The Palm House in Allan Gardens on July 7, 2018, a man on a motorized wheelchair approaching the structure. The camera is facing west, the buildings behind the Palm House located on Jarvis Street.
In July 2018, I visited Allan Gardens to photograph inside the greenhouses. Prior to entering the Palm House, while taking photos from the walkway that leads to the doors, I failed to notice a man on a motorized wheelchair approaching me. When I became aware of his presence, I said good morning. He smiled and enquired, “Are you a tourist?”
I replied, “I was born in Toronto but have not visited the park or the greenhouses for many years.”
Expressing surprise, he declared, “I can’t believe you’ve ignored such a great city attraction for such a long time.” I agreed. After a short conversation, as he prepared to maneuverer his wheelchair away from me, he declared, “I am 92 years old and intend to visit Allan Gardens several times a week until I am over 100 years of age.”
A very worthwhile goal, I thought.
The Palm House in Allan Gardens on February 19, 2019.
I revisited Allan Garden and its greenhouses on a cold winter day In February of 2019 to experience it in a different season. On entering the Palm House, the first thing I noticed was that my eye-glasses immediately fogged-up. Despite it being a nuisance, the warm, moist air felt pleasant on my face. A few moments later, an employee informed me that it was 16 degrees Celsius inside the greenhouses, though it felt much warmer to me because it was so cold outside. The employee also informed me that the humidity was maintained by spraying the brick floors with a hose, a rather old-fashioned method, but quite effective. When the greenhouses were constructed, built-in humidifying systems were not yet available.
Toronto was in winter’s grip, but inside the greenhouses there were displays of colourful blooms of amaryllis and cyclamen, as well as groupings of tulips and miniature daffodils. I also noticed that compared to my visit in July, there were considerably more visitors. Viewing flowering plants and lush greenery is a greater attraction when the scenery outside is covered in snow. This is one of the reasons for the great success in March each year of Canada Blooms.
The greenhouses were also being employed as a pleasant environment for other activities. A woman was sitting on a bench in the Palm House to sketch, and another visitor on a bench was reading a book. There was also a school class of teenage schoolgirls who were recent immigrants to Canada. Their teacher seemed very proud to show-off the facilities and the wonderful displays.
The Palm House, the camera facing west, on February 19, 2019.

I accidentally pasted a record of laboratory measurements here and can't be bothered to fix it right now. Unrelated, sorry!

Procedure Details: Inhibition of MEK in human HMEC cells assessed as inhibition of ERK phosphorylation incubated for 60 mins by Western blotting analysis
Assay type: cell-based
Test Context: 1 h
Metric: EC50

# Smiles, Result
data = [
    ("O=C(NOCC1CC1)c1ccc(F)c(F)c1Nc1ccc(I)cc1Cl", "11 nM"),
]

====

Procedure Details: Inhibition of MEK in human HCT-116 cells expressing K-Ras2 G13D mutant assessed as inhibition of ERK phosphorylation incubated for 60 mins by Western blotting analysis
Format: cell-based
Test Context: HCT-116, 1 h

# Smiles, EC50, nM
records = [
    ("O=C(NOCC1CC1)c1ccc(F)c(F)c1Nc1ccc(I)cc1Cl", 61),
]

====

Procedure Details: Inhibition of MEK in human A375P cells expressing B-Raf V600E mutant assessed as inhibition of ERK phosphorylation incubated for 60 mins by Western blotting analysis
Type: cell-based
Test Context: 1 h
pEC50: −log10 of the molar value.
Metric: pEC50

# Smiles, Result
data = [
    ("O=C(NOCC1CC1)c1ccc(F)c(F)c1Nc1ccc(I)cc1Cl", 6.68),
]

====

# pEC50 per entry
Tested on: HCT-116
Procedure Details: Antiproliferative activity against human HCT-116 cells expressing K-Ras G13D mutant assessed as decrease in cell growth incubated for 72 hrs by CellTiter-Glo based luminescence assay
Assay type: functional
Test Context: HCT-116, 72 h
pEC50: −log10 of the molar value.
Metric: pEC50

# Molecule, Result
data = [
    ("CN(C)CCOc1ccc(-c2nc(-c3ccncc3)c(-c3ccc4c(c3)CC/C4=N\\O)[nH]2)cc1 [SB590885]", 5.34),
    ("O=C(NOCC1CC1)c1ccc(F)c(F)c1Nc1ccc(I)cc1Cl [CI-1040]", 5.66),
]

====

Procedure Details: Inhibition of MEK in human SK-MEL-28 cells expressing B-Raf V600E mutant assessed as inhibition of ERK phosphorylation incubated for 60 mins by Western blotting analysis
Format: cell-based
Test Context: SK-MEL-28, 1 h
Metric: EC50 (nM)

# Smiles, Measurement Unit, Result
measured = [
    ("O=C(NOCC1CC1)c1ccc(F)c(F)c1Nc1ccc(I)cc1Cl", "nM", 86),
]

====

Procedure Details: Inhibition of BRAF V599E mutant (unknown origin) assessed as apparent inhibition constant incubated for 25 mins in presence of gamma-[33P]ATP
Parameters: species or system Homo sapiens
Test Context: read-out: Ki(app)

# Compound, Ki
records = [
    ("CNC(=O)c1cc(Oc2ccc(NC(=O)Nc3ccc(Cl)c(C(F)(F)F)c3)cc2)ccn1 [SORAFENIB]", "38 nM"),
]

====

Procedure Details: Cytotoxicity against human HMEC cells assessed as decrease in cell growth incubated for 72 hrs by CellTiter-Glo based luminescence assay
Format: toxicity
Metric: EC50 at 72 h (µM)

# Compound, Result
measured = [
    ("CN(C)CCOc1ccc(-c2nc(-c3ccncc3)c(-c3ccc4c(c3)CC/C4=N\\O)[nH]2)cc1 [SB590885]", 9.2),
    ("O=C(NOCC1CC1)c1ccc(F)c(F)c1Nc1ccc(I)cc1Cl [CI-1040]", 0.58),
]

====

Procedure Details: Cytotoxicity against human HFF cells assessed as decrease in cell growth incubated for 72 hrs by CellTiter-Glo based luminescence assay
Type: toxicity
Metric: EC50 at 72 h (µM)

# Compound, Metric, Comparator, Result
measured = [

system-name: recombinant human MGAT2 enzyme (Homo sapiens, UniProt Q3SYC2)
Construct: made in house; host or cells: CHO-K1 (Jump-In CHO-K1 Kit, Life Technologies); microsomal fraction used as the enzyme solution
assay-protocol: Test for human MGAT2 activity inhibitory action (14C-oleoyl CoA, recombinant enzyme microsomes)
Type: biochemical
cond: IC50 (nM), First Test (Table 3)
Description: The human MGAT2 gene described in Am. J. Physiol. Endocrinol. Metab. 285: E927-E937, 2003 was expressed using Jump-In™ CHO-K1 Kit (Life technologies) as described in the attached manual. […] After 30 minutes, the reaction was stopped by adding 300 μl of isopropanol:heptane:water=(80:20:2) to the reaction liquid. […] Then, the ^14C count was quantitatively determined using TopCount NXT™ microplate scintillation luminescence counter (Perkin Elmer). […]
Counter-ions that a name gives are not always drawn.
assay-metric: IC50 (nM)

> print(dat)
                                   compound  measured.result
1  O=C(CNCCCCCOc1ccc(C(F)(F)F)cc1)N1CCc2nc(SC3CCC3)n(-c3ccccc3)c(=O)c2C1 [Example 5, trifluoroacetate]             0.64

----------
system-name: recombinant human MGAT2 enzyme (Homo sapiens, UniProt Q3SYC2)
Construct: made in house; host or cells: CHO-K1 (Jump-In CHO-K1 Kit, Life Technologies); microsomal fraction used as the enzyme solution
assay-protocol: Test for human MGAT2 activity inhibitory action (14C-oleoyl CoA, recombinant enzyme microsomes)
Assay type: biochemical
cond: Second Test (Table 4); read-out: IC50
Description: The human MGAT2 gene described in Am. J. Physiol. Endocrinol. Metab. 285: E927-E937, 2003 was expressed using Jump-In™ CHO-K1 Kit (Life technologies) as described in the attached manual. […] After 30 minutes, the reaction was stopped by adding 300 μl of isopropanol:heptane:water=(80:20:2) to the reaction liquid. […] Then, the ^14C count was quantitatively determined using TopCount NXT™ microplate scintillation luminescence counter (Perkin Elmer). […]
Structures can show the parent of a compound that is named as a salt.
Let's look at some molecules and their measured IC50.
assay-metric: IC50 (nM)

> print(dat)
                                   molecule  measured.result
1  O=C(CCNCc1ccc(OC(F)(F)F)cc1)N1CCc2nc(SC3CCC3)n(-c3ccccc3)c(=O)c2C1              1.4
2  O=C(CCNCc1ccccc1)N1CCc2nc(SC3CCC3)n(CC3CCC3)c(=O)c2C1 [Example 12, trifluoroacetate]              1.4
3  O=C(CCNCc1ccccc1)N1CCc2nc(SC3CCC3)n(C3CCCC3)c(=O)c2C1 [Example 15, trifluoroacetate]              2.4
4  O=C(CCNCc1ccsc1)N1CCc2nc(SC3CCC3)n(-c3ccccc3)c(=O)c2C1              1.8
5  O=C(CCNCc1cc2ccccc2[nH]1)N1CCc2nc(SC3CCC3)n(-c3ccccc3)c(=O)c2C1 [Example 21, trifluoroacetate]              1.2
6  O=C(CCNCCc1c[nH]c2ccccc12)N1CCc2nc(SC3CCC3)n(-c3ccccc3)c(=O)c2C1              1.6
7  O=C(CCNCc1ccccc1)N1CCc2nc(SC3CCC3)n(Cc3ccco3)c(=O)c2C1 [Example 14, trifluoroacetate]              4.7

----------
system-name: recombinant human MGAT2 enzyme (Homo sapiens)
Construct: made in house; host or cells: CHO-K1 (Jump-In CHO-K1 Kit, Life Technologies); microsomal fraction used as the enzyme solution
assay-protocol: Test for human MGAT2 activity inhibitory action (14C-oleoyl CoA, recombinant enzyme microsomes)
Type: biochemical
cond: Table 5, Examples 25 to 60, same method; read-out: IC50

Allan Gardens possesses a long and varied history. It was originally known as the Toronto Horticultural Garden, its name changed to Allan Gardens in 1901. This was to honour the man who donated the original five acres to the Toronto Horticultural Society. To discover more about the history of Allan Gardens, follow the link: https://tayloronhistory.wordpress.com/2019/02/16/historic-greenhouses-in-allan-gardens-toronto/
The main attraction of the greenhouses that exist in the park today is the Palm House. It is often employed for wedding ceremonies. Under its enormous dome, large palms and other tropical plants grow in profusion. Though the statue of Robert Burns, on the east side of the park was placed there in 1902, the Palm House is the oldest structure that exists in the park today. It opened in 1910, following a disastrous fire that demolished the previous pavilion in 1901.
Postcard printed in 1910 of Allan Gardens. The view gazes northeast toward Carlton Street; the pathway leads to the fountain (now demolished) in front of the Palm House. The Postcard is from the collection of the Toronto Public Library, pcr-2170.
The summer of 1913, the view gazing west toward the Palm House. Visible is the fountain designed by the same architects as the previous pavilion (constructed in 1879). Toronto Archives, S 0372, SS 0052, item 01101.
View looking across the grounds of Allan Gardens, from the doorway of the Palm House, on August 1, 1914. The camera is pointed east toward Sherbourne Street. Photo from the Toronto Archives, S 0372, SS 0052, item 0371.
This diagram of the greenhouses is not to scale, but it shows the various structures within it.
Inside the south greenhouse in 1914, view looking north from its south end. Toronto Archives, S0372, SS 0052, item 0259.
Looking into the north greenhouse in January 1914. The stairs have since been replaced with a ramp to facilitate easier access for the handicapped. Toronto Archives, S 0372, SS 0052, item 0252.
The south tropical greenhouse in January 1914. Toronto Archives, S 0372, SS 0052, item 0261.
View of the Palm House in 1925, prior to greenhouses being built on its north and south facades. The front of the Palm House (east facade) has been altered since this photo was taken. The fountain is visible on the right-hand side of the photo, and the steeple of the Old St. Andrew’s Presbyterian Church, is visible in the background. Toronto Public Library, r-777(1)
Adults and children in the early-1920s, posing for a photo while sitting on the stone wall that surrounds the fountain. In the background, the east (front) facade of the Palm House has two large pillars, on either side of a central entrance. Today, there are large windows where the pillars and centre entrance were located. Likely, the facade was altered in the late-1920s (see next photo).